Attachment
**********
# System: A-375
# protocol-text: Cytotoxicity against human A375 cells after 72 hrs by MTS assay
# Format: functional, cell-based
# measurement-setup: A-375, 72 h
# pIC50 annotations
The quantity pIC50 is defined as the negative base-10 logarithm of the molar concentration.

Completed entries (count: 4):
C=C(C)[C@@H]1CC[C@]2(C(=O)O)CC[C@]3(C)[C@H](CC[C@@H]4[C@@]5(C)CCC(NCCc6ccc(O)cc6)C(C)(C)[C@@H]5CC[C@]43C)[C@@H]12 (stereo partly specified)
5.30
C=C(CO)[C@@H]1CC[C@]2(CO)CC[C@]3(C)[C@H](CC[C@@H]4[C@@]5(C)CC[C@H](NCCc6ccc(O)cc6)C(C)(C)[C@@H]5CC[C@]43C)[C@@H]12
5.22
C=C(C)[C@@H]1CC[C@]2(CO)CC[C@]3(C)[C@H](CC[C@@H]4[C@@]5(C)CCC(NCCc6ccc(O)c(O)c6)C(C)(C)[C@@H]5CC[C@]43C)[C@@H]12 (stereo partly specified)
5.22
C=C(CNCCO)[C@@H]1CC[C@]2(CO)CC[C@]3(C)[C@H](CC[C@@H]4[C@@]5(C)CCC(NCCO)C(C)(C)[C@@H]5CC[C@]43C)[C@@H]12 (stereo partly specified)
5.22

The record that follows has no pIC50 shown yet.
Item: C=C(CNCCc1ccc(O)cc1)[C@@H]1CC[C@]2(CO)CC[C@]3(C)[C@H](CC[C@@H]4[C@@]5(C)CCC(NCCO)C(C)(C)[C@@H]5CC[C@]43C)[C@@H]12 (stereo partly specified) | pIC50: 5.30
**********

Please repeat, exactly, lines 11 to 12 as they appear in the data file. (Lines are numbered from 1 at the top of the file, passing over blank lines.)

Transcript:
5.22
C=C(C)[C@@H]1CC[C@]2(CO)CC[C@]3(C)[C@H](CC[C@@H]4[C@@]5(C)CCC(NCCc6ccc(O)c(O)c6)C(C)(C)[C@@H]5CC[C@]43C)[C@@H]12 (stereo partly specified)